We must bring our minds to rest upon the inheritance that is “incorruptible, and undefiled, reserved in heaven for you who are kept”—by your own merit or works?—No; “who are kept by the power of God through faith unto salvation ready to be revealed in the last time. Wherein ye greatly rejoice, though now for a season, if need be, ye are in heaviness through manifold temptations.” We shall have trials and afflictions; we shall have temptations because we see the working of the enemy and our feebleness to resist him, and we do not constantly look to the Source of our strength. “That the trial of your faith”—that is why temptations come, to try our faith—“that the trial of your faith, being much more precious than of gold that perisheth, though it be tried with fire, might be found unto praise and honor and glory at the appearing of Jesus Christ.” The trial of our faith should not cause despair or discouragement. We should not cast ourselves away, saying, “I am a sinner, and when I become good enough, I will come to Christ; then I can believe and pray.” You will never be good enough of yourselves to merit the favor and help of God. You must come just as you are. Christ meets you as you draw nigh to him. Place your hand in the hand of Jesus, and he will direct you. Believe that he keeps you, and then it will be found that in the trial of your faith you will come off more than conqueror through him that loved you. We gain the victory through faith in Christ's power to save us. Then the trial of our faith will be found unto praise and honor and glory at the appearing of Christ. You will praise God that you have found in Christ a present help in every time of need. RH March 8, 1892, par. 5

In the books of heaven are registered your profession of faith, your responsibility as Christians. But are you Christians? What is it to be a Christian?—It is to be Christlike. To be a Christian is to act as Christ acts, to have his spirit at all times, in all places, and under all circumstances. When we are brought into adverse circumstances, when our natural feelings are stirred, and we want to give vent to them, then our faith is tried; then we are to manifest the meekness and gentleness of Christ. Not by one word are we to give expression to the feelings of the natural heart. “If any man offend not in word, the same is a perfect man, and able also to bridle the whole body”—the whole man. What we want is to be under the control of Jesus. We do not want our own way. I have heard some plead as an excuse for their wrong course, “You know that it is my temperament, it is my disposition, transmitted to me from my parents.” Yes; and they have cultivated it, and educated themselves in it, and thus excused all their wrong-doing. Instead of yielding to temptation, they should lay hold upon the arm of Infinite Power, saying, “I will come to God just as I am, and plead with Christ to give me the victory. I shall be more than conqueror through him that loved me.” RH March 8, 1892, par. 6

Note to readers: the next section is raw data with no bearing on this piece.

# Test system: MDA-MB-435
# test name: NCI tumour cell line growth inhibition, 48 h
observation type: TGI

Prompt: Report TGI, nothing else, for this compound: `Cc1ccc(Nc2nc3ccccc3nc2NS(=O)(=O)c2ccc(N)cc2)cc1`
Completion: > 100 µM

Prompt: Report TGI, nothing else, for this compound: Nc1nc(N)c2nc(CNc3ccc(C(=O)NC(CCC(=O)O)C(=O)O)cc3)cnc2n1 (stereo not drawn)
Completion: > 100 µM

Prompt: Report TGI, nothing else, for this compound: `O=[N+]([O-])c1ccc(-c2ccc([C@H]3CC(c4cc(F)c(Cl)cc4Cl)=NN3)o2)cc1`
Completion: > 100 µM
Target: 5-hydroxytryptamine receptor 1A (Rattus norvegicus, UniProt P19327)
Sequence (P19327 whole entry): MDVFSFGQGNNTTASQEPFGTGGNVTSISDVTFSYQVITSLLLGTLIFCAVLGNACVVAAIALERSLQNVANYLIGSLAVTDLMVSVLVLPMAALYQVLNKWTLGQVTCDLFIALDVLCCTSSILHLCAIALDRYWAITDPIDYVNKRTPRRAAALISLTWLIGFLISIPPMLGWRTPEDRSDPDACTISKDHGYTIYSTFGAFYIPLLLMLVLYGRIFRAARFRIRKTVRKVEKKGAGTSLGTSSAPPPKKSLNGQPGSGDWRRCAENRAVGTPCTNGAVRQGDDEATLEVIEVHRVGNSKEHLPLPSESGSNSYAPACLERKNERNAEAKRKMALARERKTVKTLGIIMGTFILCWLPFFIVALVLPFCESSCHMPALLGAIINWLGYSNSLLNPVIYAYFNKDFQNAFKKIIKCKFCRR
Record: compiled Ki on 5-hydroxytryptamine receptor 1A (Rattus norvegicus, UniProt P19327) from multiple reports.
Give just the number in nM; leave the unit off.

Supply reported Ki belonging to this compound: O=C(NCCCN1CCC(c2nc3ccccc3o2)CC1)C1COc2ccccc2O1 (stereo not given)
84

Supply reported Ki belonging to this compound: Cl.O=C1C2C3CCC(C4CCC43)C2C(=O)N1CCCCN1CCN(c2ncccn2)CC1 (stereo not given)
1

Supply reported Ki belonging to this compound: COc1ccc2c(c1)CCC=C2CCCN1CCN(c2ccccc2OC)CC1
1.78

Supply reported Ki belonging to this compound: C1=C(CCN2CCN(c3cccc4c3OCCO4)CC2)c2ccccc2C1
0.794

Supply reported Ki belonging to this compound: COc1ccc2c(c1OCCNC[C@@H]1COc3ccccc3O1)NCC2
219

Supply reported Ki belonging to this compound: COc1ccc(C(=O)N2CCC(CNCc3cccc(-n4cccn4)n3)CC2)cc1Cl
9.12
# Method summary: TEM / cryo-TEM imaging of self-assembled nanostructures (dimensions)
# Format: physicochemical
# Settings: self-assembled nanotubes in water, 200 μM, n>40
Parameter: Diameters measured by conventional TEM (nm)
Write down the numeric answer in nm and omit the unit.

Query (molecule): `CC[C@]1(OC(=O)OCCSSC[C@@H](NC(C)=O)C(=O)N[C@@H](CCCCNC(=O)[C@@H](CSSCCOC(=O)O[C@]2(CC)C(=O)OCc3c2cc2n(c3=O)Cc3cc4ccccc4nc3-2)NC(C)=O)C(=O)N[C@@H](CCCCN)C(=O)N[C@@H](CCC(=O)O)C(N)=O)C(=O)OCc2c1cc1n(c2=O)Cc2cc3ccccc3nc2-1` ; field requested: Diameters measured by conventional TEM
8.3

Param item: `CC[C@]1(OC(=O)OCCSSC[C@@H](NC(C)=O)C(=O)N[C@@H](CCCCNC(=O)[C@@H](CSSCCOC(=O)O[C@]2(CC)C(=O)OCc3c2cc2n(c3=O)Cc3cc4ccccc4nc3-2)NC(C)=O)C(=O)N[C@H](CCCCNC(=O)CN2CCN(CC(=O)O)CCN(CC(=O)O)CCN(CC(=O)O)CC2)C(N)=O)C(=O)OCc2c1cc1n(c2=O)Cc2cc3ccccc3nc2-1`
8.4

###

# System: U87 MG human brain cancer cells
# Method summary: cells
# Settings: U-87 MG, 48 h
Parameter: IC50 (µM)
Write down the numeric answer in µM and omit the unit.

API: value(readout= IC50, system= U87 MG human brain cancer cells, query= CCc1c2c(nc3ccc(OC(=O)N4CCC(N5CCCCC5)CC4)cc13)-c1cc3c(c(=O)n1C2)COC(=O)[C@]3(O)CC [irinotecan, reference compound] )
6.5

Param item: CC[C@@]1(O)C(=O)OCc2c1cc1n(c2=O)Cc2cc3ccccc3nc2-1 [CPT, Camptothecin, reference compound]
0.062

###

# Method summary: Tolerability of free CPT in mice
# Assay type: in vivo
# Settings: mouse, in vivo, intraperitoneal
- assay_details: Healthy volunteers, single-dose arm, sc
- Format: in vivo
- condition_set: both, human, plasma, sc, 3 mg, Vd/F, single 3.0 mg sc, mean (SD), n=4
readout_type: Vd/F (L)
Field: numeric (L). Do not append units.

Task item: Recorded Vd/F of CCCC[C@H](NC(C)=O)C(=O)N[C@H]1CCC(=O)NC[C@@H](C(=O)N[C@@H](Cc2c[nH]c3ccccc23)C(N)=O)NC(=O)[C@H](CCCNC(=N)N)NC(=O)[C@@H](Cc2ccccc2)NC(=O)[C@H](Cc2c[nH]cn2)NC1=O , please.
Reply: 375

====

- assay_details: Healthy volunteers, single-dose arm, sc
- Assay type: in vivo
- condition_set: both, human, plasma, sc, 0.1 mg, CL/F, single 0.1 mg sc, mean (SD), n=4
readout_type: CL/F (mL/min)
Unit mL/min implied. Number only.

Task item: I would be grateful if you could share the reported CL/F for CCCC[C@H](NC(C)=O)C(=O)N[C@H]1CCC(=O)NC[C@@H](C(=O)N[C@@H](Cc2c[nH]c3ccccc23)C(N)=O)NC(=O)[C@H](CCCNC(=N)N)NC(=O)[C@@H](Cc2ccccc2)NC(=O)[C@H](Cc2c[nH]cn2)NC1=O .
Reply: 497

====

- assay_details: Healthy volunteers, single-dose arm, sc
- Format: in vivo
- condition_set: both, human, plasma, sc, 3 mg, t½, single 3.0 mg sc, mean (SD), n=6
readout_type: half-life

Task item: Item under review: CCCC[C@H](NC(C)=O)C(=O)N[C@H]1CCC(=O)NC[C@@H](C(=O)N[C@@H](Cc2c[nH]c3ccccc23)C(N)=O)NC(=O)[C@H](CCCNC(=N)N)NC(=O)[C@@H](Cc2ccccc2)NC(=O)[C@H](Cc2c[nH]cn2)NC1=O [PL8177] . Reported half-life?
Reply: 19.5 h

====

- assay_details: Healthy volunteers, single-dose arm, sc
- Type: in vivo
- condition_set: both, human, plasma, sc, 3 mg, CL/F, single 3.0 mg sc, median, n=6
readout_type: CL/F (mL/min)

In order to understand how great the love of Jesus is for you, look to Calvary. You can then know something of the depth, the breadth, and the height of that love, and you can see something of the condescension of God and the Lord Jesus Christ, as step by step the Saviour descended into the valley of humiliation. He did not stoop to sin, to defilement, but he stood on this atom of a world to battle with Satan and his host, and here to win for us an immortal inheritance, an inheritance which is incorruptible, and undefiled, and which fadeth not away. When he ascended on high, and led captivity captive, and gave gifts unto men, he left the battle in our hands, but we are not to fight in our own strength; we should certainly fail if we attempted it. Christ is there present with the Father, to bring to our help the unseen intelligences, the angels of God. What we need is the simplicity of faith, the meekness and humility of Christ. Then we shall trust wholly in the Lord of heaven, and he will be at our right hand to help us. RH March 8, 1892, par. 7

When you indulge the feelings of the natural heart, letting the carnal nature have the supremacy, then I ask, What assurance have you that you are kept by the power of God unto salvation? “Whatsoever a man soweth, that shall he also reap.” No frost shall blight the crop, no mildew blast it, no palmer-worm destroy it. If we sow to the flesh, we shall of the flesh reap corruption; but if we sow to the Spirit, we shall of the Spirit reap life everlasting. Let us live with reference to the reaping time. RH March 8, 1892, par. 8